Australian customers who are using Binance have 90 days to close their options, futures, and leveraged tokens holdings as the company will stop offering derivatives to Australian cryptocurrency dealers on December 23. Binance is the world’s largest cryptocurrency exchange in terms of the number of shares traded, is taking the step as it is under the scrutiny of regulators in a lot of countries.
This new development comes after Binance had announced reducing the limit for futures trading to 20x a few days back.
Binance said in a blog post that users with existing investments in options, futures, and leveraged tokens have 90 days to reduce and close their positions. Users will no longer be able to manually reduce their positions after December 23. As stated by the exchange on Tuesday.
Australian users will no longer be able to increase or create new derivatives positions on Binance starting on Friday. According to the notification, the users will still be able to top up their margin balances. It helps them to avoid liquidations and margin calls.
“We proactively review our product offerings and activities on an ongoing basis, against user demand, evolving regulatory requirements, and future opportunities, to determine changes and improvements,” a spokesperson for Binance told CoinDesk.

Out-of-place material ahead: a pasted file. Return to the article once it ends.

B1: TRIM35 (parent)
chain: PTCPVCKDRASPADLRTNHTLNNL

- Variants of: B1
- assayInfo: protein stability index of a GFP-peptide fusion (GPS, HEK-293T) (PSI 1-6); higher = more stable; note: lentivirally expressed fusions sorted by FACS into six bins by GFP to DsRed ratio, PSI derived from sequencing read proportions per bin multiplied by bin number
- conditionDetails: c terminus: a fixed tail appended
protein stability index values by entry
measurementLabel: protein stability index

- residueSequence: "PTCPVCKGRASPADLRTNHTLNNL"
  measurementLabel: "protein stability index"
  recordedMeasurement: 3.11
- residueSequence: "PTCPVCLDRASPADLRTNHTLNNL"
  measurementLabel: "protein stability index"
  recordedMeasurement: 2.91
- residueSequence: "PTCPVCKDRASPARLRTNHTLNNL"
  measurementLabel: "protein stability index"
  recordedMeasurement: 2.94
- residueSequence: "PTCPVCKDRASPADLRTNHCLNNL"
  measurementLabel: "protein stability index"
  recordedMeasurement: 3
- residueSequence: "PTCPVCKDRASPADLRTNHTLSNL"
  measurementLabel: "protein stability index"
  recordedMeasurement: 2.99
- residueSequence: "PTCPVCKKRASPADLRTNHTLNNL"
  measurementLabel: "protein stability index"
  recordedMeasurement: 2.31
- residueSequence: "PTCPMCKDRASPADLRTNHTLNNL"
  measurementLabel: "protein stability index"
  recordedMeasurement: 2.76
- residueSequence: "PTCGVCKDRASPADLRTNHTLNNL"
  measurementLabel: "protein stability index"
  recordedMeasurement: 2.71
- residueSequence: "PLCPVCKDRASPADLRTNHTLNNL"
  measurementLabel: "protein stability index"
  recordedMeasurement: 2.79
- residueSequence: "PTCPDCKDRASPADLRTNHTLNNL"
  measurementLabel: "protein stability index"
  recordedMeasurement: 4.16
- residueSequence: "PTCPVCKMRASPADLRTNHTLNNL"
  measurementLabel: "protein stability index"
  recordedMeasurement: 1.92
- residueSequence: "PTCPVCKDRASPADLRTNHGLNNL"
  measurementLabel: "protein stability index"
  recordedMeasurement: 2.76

Binance is a separate corporation from Binance Australia. It is run by InvestbyBit, a firm registered as a “digital currency exchange provider” with Australia’s financial agency AUSTRAC. The beleaguered Binance brand has been under pressure from regulators around the world, notably in the United States. It has been accused of market manipulation along with other charges, in the United States.
Binance’s new trade halts in Australia follow a slew of similar restrictions in other countries. As the exchange faces several regulatory warnings from around the world. Binance apparently stopped trading crypto futures in Brazil in August, as similar halts in its Hong Kong operations. Binance had already halted derivatives trading for users in many different countries. countries like Germany, Italy, and the Netherlands are part of a larger plan to phase out these products across Europe.